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Cold turkey for me as well. It's been about a week now and all is still good. Cali will only eat once a day except when givin chicken necks. Still trying to find backs, I have a lead though.

I'm still amazed at the size of the poop, 1lb of food and 3 or 4 little hard as rock poops come out. Fascinating.
 

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Discussion Starter #12
OK for those who know... here's another question... why do you have to slowly change from kibble to kibble and not from kibble to raw??? Logically it's a different food so why not? :confused:
 

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OK for those who know... here's another question... why do you have to slowly change from kibble to kibble and not from kibble to raw??? Logically it's a different food so why not? :confused:
Actually all kibbles are basically alike. They all digest pretty much alike. Raw meat, bones, and organs take different enzymes to digest. Your dog's digestive system needs to start producing these enzymes pretty quickly. If you alternately throw in kibble and raw, you are just wrecking havoc on the digestive system.

Some dogs get digestive upset when changing to raw but they will usually clear up in a few days once they start producing the appropriate digestive juices. Feeding kibble would prolong this process.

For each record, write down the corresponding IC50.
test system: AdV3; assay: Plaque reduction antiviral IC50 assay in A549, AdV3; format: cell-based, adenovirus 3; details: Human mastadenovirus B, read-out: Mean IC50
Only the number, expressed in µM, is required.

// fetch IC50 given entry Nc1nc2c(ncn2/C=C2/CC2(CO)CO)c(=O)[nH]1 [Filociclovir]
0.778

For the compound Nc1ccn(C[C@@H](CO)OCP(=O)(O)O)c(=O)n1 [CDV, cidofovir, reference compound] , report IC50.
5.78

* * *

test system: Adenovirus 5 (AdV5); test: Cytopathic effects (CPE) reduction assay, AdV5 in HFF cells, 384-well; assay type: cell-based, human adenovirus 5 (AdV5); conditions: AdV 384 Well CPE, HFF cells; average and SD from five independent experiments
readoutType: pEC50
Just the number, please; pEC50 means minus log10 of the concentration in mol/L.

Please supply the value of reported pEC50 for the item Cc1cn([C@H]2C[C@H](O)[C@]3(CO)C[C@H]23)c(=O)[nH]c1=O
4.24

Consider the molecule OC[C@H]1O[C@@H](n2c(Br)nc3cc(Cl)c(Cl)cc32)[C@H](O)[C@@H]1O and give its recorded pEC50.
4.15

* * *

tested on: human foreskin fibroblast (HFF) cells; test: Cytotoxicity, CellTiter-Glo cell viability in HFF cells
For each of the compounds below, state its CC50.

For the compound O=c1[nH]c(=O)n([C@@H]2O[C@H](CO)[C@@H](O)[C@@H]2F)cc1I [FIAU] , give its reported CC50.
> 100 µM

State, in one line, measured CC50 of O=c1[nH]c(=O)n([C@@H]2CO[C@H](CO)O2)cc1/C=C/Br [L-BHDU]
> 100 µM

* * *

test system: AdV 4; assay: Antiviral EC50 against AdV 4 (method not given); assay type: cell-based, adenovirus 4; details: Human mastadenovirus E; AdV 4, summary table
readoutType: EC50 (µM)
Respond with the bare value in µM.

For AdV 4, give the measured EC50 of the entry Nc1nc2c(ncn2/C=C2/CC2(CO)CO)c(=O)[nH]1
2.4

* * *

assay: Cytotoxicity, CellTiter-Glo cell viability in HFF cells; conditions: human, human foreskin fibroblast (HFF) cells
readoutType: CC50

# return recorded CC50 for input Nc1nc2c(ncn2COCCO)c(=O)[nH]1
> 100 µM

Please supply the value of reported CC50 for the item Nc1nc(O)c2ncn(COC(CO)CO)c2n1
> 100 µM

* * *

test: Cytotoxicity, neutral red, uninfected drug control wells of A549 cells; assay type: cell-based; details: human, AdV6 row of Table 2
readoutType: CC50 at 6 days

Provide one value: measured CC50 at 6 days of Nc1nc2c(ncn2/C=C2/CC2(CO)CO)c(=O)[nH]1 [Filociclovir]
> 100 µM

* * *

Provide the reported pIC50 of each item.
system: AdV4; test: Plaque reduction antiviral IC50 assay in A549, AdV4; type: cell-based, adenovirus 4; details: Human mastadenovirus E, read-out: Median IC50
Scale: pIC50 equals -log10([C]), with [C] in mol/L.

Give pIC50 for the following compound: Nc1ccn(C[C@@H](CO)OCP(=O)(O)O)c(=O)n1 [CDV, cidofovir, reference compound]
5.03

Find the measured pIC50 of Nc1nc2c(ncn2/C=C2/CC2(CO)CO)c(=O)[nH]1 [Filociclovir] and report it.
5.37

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Discussion Starter #14
RFD I think I'm understanding what you're saying. Let me rephrase... Since raw uses different enzymes from kibble to digest, you don't have to go slowly as these are quick-acting enzymes?? Therefore, when changing kibble to kibble since this uses slow-acting enzymes you have to go slowly. Please correct me if I'm wrong. I'm just trying to grasp this. Thx.
 

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It doesn't have anything to do with slow acting and fast acting. These are digestive enzymes. When you eat something the pancreas samples the food as it leaves your stomach into the small intestine. It determines what the chemical composition of the food is and creates enzymes to digest it. It also sends messages to the liver telling it what to dump into the small intestine in order to digest what is there. For example, when the pancreas detects meat and bone, it secreets a more acidic stomach juice into the stomach. Carbs and highly processed meats such is in kibble cause the pancreas to put less acidic juices into the stomach.

So when switching to raw, the stomach need more acidic juices and since it has been digesting kibble for a lifetime, it takes it a little time to build up the ability to make stomach juices that are acidic enough. If you are mixing both kibble and meats, even in different meals, it takes it longer to make this adjustment.

Feeding raw meat that is heavy in bone seems to minimize digestive problems in newly switched dogs but it's better just to go ahead and let them have whatever problems they are going to have and get over them than to stretch things out longer. Most newly switched dogs have very few problems if fed smaller meals heavy in bone.